Sunday, 26 January 2014

Walking On The Moon

"Giant steps are what you take
Walking on the moon
I hope my legs don't break
Walking on the moon
We could walk forever
Walking on the moon"

Well known lyrics, from a well known song 'Walking on The Moon' by 'The Police" in 1979 - they and the tune were running through my head when we did this lovely walk across to the headland at Porth Kerry from Cold Knap near Barry Island back in November.

While I haven't actually been to the moon, the rock formations on this part of the South Wales, Glamorgan Heritage Coast are pretty amazing and for me anyway, have a 'lunar like' feel to them. Around the corner from the more commercialised seaside and industrial port setting of Barry, at low tide, on a sunny afternoon in November, Cold Knap provided a rather unexpectedly, tranquil, strange and beautiful setting to explore.

Th Knap Lido - Post card by Tuck DB cards
The pebble beach at 'The Knap', as it tends to be known locally, is popular with anglers and surfers. At the Eastern end,  nearest Barry, in the 1940's  it had a very popular open air lido which was surrounded by beach huts. However, the use of outdoor lido's declined in popularity and it closed in 1997. A regeneration project in 2004 saw the disused lido filled in and replaced with manicured gardens. However, for our walk we headed to the Western side of Cold Knap beach away from the houses (and ice cream vans in summer), and on to what is a completely unspoiled and  pretty unique area.

Located on the Bristol Channel, this stretch of coastline has the second highest tidal range in the world, at about 15m. For this reason you should be careful about not getting cut off under the cliffs at high tide. Although the beach is pebble, at low tide a strip of sand is exposed. On a clear day there are good views across the Bristol Channel to the islands of Sully, Steep Holm and Flat Holm, and the Somerset coast, 15-20km beyond. This is a busy shipping channel with plenty of container ships to be seen heading up or downstream, or simply waiting for the tide to take them to the docks at Bristol, Newport, Cardiff, Barry or Sharpness.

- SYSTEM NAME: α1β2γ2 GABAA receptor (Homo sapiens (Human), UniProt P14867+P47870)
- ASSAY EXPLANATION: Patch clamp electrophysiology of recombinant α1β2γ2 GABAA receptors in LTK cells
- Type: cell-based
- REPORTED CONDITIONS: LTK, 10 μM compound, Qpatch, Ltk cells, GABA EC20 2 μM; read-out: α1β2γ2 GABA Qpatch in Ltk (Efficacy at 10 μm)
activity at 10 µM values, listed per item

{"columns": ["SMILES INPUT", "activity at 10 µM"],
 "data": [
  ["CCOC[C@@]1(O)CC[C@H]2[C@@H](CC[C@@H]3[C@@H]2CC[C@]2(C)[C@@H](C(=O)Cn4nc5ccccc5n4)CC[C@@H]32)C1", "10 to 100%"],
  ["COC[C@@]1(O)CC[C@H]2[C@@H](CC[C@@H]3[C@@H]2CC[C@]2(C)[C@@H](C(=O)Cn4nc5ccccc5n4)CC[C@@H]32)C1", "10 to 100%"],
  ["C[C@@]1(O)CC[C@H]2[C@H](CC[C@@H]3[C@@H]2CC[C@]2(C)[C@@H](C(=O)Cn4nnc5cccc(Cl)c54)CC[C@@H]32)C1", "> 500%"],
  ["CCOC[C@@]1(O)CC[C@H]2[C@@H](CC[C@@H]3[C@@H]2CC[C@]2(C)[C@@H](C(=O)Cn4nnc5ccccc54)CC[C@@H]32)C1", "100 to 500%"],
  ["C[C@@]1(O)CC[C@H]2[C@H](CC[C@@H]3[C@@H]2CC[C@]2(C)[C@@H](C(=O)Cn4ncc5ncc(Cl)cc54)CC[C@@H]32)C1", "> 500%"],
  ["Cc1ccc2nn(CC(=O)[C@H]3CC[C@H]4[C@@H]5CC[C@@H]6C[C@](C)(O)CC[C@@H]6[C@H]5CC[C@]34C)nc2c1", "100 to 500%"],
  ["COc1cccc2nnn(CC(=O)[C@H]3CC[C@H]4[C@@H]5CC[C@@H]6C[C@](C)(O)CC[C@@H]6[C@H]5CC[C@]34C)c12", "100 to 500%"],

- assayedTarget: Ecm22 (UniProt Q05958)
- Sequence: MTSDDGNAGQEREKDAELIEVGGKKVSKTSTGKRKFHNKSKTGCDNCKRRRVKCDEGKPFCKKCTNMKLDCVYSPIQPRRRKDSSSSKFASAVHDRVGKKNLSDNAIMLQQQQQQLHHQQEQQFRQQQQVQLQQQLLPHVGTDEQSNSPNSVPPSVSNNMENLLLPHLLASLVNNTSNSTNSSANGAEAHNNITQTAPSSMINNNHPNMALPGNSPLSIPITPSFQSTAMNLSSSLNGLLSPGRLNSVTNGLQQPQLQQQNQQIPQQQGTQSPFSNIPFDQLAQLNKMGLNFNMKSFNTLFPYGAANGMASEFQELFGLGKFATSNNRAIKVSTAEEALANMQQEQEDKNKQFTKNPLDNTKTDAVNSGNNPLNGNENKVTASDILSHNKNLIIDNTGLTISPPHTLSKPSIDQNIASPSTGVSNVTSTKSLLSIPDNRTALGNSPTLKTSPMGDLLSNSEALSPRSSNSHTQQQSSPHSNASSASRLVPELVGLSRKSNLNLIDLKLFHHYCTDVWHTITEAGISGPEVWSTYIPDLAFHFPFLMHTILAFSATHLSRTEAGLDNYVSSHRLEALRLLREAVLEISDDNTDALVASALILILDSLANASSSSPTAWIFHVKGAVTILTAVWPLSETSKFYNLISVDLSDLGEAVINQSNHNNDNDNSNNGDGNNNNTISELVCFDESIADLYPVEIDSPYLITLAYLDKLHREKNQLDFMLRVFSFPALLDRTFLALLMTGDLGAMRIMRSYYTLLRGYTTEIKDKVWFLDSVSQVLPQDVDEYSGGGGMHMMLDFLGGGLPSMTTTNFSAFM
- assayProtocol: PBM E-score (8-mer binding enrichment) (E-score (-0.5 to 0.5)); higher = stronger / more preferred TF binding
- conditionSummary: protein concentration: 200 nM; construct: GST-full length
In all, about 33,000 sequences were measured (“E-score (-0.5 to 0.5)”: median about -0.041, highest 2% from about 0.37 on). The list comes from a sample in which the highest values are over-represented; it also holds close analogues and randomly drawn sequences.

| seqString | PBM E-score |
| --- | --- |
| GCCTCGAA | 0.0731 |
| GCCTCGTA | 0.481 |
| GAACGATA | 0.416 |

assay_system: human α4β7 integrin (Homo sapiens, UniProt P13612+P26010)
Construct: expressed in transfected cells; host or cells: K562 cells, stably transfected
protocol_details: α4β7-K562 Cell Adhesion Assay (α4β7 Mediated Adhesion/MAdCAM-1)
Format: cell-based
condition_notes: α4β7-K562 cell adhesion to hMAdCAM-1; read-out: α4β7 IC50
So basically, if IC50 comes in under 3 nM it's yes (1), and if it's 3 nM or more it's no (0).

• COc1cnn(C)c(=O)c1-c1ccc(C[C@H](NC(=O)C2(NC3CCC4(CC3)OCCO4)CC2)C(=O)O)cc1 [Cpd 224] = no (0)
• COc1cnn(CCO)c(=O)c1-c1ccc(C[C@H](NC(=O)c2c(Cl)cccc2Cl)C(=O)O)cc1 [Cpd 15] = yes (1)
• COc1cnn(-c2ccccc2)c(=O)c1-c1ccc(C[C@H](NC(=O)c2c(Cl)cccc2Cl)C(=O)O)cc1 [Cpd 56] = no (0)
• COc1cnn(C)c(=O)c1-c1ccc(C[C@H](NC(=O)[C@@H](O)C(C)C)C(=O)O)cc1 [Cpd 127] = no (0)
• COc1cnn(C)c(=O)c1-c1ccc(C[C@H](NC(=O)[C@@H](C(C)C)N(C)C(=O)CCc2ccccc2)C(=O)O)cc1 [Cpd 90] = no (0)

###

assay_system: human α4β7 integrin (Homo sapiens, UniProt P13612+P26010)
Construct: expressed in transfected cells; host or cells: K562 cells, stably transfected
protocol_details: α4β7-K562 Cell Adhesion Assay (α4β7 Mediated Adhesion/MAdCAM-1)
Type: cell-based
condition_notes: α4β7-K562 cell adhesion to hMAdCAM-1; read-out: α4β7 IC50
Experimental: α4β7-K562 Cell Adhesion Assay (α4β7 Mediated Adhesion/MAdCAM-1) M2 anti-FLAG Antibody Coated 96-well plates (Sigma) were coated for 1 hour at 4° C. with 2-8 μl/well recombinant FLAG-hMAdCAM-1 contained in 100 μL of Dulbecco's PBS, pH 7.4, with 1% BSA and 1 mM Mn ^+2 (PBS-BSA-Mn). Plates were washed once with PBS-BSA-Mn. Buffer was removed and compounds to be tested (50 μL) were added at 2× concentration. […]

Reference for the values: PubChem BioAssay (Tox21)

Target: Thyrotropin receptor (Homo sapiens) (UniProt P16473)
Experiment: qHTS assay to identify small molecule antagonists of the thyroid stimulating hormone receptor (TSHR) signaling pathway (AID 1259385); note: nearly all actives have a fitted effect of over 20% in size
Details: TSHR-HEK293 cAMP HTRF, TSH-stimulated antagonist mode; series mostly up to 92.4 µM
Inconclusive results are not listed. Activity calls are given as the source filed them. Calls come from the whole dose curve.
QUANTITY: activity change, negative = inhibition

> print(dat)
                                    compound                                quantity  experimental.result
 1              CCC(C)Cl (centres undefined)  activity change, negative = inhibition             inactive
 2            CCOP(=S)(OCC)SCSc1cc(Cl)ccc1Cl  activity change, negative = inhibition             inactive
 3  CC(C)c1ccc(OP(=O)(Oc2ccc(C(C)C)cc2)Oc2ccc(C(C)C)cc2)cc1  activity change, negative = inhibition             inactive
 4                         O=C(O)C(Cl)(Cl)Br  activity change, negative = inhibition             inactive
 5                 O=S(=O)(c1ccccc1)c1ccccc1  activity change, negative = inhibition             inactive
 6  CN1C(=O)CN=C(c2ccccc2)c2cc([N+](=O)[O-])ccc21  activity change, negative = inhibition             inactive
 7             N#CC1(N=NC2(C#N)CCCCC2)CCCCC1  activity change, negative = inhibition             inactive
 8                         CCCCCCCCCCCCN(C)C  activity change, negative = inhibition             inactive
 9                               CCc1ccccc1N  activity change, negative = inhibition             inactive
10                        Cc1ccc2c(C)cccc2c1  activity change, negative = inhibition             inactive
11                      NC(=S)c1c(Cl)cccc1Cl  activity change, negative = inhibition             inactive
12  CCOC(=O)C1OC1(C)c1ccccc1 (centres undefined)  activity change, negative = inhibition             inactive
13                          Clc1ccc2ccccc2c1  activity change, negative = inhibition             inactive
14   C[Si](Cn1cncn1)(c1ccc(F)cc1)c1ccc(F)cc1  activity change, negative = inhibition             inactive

Looking from the car park at The Knap towards the Porth Kerry headland
As you move across the beach you begin to realise that the most amazing thing about this place is the rock formations.

This area is a total paradise for anyone interested in geology. It provides a text-book example of horizontal sedimentary geology. You are walking on a sea eroded, 'wave cut' Lias Limestone outcrop laid down in the Jurassic era 135 to 180 million years ago. 

The cliffs are made up of clearly visible, alternating layers of grey limestone and black shaley, mudstone and the limestone platforms on which you are standing have been cracked open and exposed by the action of the sea washing away the alluvial sediments where they were deposited onto the eroded carboniferous limestone surface. Here endeth the very interesting geology lesson (given to me by Jez who studied the subject as part of his degree)!

Jez and I both thought this particular section had a 'Roman' feel to it. The slabs of rock in the wave cut platform you can see Molly walking on, reminded us of a Roman road leading to a rock 'altar' set in the cliff side - where you can see Jez and Dewi sitting. There are caves cut into the cliffs but these surfaces are unstable so take care - really you should stay back from under the cliffs to avoid potential injury from slabs of falling stone.

Although none of this is man made, our sense of a 'Roman' presence is perhaps not surprising, when you realise that Cold Knapp was in fact a small Roman port in the Third Century or early Fourth Century AD. There are Roman remains on display near the entrance to the car park. A building of 22 rooms, arranged around a central courtyard, with cellars and what may have been a watchtower, were excavated. 

From the 'altar' continue walking across the pebbles towards the headland.

At the Western end you will reach Porth Kerry Beach, which lies at the bottom end of Porthkerry Country Park. A popular place for families and dog walkers, the area belonged to and was farmed by, the Romilly family from 1412,  until it was  sold to the local council in 1929 when it became a public park.  The park and adjacent coastline is overlooked by an impressive railway viaduct, built in the 1890s to carry coal to Barry Docks. The viaduct is still in use. At this point you can hear, but not see, aircraft taking off from Cardiff Wales Airport which is just around the corner at Rhoose. Planes coming into land can be seen approaching from the South East over the Bristol Channel. From here we walked along the path at the edge of the country park until it met the pebble line, and then continued  along to the headland, before retracing our steps back across 'the moon' to Cold Knap.

Looking back from the headland at Porth Kerry towards Cold Knapp, with Sully Island in the distance on the right

  A picnic on the beach in November!

The Bristol Channel coastline can be very beautiful!

More information 

Parking and public toilets are available alongside the beach at Cold Knap. There is a popular cafe and coffee shop in Cold Knap village.

The walk involves walking across large pebbles and rocks which can be difficult and it therefore demands strong footwear - walking boots recommended! 

Be sure of tide times before attempting this walk Tide times

Dogs are not allowed on the beach May 1st - Sept 30th.

Reference Sources

Glamorgan and Gwent, A Guide to Ancient and Historic Wales - Elisabeth Whittle 1992

Weatherman Walking - BBC Wales 

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